Two examples of these accounts include the Uniform Gift to Minors Act (UGMA) and the Uniform Transfers to Minors Act (UTMA). With a UGMA, you can invest in basic securities like stocks, bonds and mutual funds. A UTMA can hold additional assets like real estate.
What are the pros and cons of using an investment account?
- Financial gain. Different investments and investment accounts have the potential for different gains. The potential for capital gains is tied to the risk of the investment.
- Choice. These types of accounts give you control over how you spend your money.
- Risk. The risk of suffering a capital loss.
- Not for everyone. You need to do your homework and spend time researching before you start investing to find the right investment account for you.
How do I compare investment accounts?
Consider these points when you compare investment accounts:
- Risk profile. Riskier investments give greater returns. Savings accounts and certificates of deposit are among the safest types of investments, whereas stock trading has the potential for big gains and losses.
- Your investment goals. Access to capital and risk appetite are two important factors in deciding your investment goals and subsequently which investment account is right for you. For example, a high-interest saving account is a better investment account for someone saving for their first home than a brokerage account. Stock trading can lead to big gains, but the chance of losing everything probably won’t appeal to someone saving for a mortgage.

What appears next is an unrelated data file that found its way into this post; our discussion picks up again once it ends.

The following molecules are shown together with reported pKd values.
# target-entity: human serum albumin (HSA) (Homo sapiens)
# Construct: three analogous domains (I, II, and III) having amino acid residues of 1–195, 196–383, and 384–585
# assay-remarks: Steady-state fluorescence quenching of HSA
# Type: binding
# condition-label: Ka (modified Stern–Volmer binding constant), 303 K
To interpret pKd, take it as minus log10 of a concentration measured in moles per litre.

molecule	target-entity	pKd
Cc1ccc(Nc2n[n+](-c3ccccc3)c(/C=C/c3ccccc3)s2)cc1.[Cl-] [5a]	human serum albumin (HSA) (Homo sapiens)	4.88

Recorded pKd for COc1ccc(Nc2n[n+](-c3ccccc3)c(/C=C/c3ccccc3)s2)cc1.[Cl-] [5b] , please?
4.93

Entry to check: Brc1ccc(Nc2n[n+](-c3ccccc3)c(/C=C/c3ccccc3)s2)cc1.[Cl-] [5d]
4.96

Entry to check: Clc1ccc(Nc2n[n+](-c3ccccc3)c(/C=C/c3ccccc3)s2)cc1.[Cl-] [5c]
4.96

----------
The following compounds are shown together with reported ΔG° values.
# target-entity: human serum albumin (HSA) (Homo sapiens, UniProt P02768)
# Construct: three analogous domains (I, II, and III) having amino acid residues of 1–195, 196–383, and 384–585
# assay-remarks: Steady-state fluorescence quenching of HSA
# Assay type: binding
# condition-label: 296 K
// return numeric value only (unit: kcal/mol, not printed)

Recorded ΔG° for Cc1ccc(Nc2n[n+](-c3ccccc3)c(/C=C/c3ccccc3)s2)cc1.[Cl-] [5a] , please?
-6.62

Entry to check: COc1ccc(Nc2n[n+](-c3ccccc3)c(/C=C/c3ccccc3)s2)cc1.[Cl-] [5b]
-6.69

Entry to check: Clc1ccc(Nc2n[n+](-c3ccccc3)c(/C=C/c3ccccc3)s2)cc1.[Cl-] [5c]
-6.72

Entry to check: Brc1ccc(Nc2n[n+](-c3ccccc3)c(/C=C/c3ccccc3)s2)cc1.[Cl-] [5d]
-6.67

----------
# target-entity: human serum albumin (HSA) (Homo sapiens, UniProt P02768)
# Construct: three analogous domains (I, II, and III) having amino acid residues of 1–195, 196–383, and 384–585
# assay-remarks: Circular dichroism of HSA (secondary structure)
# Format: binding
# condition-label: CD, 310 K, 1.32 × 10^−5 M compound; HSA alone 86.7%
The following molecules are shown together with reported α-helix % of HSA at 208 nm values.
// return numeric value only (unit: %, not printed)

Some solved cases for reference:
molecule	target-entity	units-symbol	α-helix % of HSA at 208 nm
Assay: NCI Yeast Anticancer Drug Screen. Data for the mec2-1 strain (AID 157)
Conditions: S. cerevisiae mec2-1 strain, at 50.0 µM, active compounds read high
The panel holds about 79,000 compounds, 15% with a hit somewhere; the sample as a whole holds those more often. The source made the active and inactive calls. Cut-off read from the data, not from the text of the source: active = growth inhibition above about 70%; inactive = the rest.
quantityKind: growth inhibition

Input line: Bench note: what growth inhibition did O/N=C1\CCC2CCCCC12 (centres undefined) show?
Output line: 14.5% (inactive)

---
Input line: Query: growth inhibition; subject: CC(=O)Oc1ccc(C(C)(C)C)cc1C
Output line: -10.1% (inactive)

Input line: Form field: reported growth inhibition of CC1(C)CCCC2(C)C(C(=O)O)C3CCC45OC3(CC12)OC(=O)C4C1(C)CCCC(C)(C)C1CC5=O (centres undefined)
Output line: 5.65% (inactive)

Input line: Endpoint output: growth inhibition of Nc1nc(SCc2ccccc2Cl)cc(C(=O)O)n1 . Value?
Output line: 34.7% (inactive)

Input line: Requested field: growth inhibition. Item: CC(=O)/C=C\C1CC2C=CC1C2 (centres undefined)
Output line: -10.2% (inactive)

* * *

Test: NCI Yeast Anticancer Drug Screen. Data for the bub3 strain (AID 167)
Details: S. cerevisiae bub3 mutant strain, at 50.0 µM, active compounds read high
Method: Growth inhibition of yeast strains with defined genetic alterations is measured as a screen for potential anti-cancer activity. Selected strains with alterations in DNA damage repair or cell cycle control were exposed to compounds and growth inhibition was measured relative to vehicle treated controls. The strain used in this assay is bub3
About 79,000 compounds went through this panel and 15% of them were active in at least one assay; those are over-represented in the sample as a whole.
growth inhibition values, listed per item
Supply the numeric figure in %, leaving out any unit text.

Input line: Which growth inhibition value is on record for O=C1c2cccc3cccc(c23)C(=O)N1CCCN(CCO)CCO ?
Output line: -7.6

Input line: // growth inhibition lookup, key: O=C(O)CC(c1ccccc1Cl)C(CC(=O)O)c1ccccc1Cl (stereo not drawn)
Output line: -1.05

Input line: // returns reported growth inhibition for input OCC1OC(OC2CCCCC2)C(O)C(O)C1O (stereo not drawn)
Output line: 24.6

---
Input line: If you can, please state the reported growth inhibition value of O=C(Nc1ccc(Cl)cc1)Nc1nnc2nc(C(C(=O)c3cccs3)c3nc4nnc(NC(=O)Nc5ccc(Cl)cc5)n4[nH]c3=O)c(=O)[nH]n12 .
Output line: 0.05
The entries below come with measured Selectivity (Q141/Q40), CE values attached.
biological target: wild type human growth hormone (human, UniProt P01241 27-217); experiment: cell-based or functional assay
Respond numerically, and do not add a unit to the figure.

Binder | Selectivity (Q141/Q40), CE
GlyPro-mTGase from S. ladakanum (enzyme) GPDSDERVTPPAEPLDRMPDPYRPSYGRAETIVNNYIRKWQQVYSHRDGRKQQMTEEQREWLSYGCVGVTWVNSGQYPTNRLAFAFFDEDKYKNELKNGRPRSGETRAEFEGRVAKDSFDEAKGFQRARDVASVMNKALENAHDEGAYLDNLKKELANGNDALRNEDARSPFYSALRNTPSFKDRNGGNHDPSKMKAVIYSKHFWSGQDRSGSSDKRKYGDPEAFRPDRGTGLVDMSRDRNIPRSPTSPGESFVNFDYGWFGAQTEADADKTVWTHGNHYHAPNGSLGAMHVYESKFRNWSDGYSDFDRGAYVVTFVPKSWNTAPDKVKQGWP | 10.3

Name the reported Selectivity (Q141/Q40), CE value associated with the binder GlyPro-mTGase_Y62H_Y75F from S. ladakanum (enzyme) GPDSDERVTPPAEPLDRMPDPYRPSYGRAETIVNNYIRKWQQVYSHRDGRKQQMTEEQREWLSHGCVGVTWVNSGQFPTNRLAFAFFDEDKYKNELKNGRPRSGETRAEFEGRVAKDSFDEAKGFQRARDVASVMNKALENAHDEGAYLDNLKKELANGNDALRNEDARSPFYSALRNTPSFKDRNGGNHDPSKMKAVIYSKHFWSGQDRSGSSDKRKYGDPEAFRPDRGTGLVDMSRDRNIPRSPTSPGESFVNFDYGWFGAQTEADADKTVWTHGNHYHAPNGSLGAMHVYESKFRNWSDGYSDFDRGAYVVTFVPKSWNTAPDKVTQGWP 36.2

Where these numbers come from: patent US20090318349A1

- Your investment strategy. You can hedge your bets by choosing the right mix of high- and low-risk investments. Using a variety of account types to diversify your investment portfolio is a common strategy.
- The length of the investment. Are your investment goals short, medium or long term? Different investments have different investment cycles. For example, you need to pick the term length for a certificate of deposit before investing, while stocks can be a little more flexible. Your goals and time frame to realize those goals should help you make a decision about the best account for you.
- Liquidity. Also compare different investment accounts based on how easily you can access your money. Savings accounts are among the most liquid type of investment account — you can get your money when you want it. Securities only become a liquid asset if you can find a buyer.
Compare investment accounts
Brokerage accounts let you trade stocks and a wide variety of equity investments.
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Investments come with risks — there’s no way around that. The amount of risk varies depending on the investment type. CD and money market accounts have very little risk — worst case scenario is that the interest rate dips below the inflation rate — but also small returns. On the other hand, investing in stocks means that you could lose most, or even all of your money — or you could increase it exponentially. It’s up to you to decide what kind of risk, if any, you’re willing to take.